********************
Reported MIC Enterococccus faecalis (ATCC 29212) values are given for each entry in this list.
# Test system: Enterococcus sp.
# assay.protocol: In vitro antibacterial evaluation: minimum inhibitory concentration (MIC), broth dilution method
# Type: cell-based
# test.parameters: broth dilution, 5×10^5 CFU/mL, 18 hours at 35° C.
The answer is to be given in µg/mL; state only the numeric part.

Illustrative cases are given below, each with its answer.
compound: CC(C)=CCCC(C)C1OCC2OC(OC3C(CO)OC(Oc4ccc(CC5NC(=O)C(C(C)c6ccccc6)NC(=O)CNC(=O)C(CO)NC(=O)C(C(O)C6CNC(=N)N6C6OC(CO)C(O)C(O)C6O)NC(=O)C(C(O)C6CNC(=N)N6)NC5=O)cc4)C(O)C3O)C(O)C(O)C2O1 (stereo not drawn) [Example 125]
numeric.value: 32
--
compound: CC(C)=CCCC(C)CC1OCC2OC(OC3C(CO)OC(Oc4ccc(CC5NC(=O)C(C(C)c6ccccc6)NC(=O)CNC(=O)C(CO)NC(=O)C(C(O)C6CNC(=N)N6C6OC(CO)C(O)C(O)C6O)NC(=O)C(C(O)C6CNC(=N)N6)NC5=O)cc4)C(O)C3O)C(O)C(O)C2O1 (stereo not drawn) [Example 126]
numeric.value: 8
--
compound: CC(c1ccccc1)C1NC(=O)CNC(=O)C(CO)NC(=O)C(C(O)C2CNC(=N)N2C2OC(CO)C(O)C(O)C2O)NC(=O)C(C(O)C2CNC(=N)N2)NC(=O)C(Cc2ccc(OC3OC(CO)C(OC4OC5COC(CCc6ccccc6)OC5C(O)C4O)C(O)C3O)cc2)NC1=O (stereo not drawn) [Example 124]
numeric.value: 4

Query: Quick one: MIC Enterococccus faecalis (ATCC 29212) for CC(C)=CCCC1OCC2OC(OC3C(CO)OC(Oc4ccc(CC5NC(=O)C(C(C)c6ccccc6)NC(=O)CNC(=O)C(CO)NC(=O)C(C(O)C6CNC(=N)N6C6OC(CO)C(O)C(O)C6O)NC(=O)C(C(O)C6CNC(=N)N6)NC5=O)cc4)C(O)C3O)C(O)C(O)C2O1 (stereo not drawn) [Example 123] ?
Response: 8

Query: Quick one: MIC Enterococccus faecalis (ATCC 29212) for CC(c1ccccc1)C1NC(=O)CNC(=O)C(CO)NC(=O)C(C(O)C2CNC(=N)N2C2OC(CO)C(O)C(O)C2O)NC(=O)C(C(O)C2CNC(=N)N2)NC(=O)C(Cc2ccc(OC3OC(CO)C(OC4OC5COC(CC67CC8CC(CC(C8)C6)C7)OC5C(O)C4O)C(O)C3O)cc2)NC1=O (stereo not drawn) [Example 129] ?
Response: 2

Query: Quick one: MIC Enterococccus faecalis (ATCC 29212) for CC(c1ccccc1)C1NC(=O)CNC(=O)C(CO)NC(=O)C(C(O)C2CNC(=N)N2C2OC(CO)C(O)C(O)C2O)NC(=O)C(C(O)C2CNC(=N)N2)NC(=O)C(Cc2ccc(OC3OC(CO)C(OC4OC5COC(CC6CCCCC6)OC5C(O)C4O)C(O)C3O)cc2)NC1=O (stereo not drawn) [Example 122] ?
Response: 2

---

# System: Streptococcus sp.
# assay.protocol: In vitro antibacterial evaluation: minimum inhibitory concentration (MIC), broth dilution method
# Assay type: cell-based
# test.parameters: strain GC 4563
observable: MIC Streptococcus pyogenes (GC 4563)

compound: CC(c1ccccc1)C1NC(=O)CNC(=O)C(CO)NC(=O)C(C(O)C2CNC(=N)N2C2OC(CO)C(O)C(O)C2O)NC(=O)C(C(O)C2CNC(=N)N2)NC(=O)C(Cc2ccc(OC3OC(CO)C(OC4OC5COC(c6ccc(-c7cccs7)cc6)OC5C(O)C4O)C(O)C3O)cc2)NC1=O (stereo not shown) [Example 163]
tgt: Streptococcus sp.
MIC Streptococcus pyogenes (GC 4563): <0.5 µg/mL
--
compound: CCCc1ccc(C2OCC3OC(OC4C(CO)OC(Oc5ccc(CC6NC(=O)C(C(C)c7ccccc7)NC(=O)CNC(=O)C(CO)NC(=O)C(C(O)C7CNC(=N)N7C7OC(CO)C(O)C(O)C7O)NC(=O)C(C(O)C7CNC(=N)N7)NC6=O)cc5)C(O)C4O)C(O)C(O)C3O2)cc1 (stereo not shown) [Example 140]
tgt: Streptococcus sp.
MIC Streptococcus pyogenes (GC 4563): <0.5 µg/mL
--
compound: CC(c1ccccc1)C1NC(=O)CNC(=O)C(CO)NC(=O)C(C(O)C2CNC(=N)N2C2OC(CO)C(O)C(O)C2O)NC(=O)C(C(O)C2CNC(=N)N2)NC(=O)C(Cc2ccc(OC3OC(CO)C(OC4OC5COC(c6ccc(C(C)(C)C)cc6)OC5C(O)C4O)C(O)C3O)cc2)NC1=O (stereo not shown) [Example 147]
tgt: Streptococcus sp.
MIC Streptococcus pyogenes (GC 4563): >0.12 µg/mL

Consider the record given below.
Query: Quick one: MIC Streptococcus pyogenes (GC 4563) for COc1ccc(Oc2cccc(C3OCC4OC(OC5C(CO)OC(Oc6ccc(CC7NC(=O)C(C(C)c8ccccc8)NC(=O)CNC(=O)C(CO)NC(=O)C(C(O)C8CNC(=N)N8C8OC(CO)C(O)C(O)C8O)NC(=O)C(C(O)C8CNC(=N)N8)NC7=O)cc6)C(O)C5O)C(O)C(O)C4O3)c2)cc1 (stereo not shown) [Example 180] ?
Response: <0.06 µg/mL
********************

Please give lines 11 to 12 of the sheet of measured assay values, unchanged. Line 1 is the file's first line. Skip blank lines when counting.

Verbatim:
compound: CC(C)=CCCC(C)CC1OCC2OC(OC3C(CO)OC(Oc4ccc(CC5NC(=O)C(C(C)c6ccccc6)NC(=O)CNC(=O)C(CO)NC(=O)C(C(O)C6CNC(=N)N6C6OC(CO)C(O)C(O)C6O)NC(=O)C(C(O)C6CNC(=N)N6)NC5=O)cc4)C(O)C3O)C(O)C(O)C2O1 (stereo not drawn) [Example 126]
numeric.value: 8